UN High Commissioner for Refugees (UNHCR) António Guterres told residents at Goldhap camp on Wednesday that there was more than one solution to the plight of over 100,000 Bhutanese who have been living in eastern Nepal for the last 16 years.
The High Commissioner outlined the options during his first official visit to Nepal to focus on current efforts to alleviate the long-standing situation of some 107,000 refugees who have been living in seven camps since the early 1990s.
Mr. Guterres said the agency is "very encouraged by recent interest in resettling some of the refugees," referring to an offer by the United States to accept some 60,000 of the Bhutanese in Nepal. Other countries that have expressed similar interest, UNHCR said.
At the same time, he voiced hope that refugees who wish to return to Bhutan would be able to return home. "Despite 16 years with little success, we will continue to knock on Bhutan's door to seek a solution for those who want to go back."
Mr. Guterres stressed that everyone must have the freedom to make his or her own informed decision. "The option of resettlement or voluntary repatriation is for them to choose and decide," he said, adding that UNHCR's job "is to open as many doors as possible so that they can leave the long years of exile behind them and start a new life as soon as possible."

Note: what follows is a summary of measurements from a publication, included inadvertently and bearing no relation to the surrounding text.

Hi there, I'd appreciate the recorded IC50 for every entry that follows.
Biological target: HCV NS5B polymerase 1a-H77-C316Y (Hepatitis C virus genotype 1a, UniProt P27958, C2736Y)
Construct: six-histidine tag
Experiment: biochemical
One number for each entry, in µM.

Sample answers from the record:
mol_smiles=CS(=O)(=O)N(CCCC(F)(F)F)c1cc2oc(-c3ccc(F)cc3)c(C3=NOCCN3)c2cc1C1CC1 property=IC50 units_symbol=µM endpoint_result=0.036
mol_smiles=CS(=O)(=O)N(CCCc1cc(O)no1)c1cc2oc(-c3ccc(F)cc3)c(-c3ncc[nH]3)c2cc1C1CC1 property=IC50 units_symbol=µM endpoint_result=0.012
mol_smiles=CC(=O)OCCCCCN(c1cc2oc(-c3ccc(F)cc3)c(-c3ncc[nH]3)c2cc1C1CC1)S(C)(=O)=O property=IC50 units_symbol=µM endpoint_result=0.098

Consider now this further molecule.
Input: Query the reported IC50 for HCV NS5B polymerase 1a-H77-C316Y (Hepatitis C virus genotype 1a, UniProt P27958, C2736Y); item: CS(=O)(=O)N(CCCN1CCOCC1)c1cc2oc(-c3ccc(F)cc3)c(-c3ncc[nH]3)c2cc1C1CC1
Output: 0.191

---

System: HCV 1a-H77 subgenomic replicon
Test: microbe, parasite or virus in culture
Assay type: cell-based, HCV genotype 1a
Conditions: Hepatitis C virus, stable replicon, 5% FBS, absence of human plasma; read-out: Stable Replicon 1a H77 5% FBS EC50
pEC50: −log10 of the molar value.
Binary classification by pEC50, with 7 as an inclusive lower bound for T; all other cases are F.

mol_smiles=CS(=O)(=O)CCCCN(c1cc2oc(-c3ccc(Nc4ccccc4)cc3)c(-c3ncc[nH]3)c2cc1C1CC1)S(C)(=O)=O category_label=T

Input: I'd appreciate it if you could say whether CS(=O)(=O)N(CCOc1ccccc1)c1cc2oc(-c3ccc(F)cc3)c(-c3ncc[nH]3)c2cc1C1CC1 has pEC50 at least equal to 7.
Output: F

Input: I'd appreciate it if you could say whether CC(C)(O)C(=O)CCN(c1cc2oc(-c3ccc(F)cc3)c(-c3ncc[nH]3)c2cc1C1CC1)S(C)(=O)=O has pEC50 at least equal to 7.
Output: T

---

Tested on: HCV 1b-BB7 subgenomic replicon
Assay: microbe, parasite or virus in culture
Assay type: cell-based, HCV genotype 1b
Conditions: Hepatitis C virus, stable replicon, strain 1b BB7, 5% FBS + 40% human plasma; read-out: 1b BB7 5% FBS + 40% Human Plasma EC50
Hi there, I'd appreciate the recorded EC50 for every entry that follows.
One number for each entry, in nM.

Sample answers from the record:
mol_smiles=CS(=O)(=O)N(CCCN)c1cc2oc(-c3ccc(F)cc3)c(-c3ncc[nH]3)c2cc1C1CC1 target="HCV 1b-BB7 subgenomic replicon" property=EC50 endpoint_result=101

The UN refugee agency has started a mass information campaign to sensitize refugees in all seven camps on resettlement procedures and their individual right to decide for or against it.
In the capital, Kathmandu, Mr. Guterres met with Nepal's Prime Minister Giriji Prasad Koirala and other senior officials to thank the country for its "very constructive and positive approach" to finding solutions for the refugees before a comprehensive solution is found for all camp residents in Nepal.
Myanmar refugees from Thai camp are being resettled, UN refugee agency says
The second phase of a large-scale resettlement of ethnic Karen refugees from Myanmar has begun with a group of more than 30 leaving a camp in northern Thailand to start a new life in the United States, the United Nations High Commissioner for Refugees (UNHCR) said today.
"These refugees who fled fighting in eastern Myanmar have little realistic prospect of going home and they have been leading a very restricted life in the camp for more than a decade," said the UNHCR Representative in Thailand, Hasim Utkan, who was at the camp send-off. "So, while it's hard for them to leave a country just across the border from their homeland, they are excited about a new future in the US."
Between May 16 and the first week of July, 404 refugees are scheduled to depart for the US, with an overall planning figure of nearly 10,000 refugees from Thailand to depart to America by September 30 this year.
"The scale of the resettlement operation is really quite amazing," said Mr. Utkan. "This is something which has rarely been offered in a refugee situation."
Nine Thai government-run refugee camps strung along the border with Myanmar shelter a total of 140,000 refugees.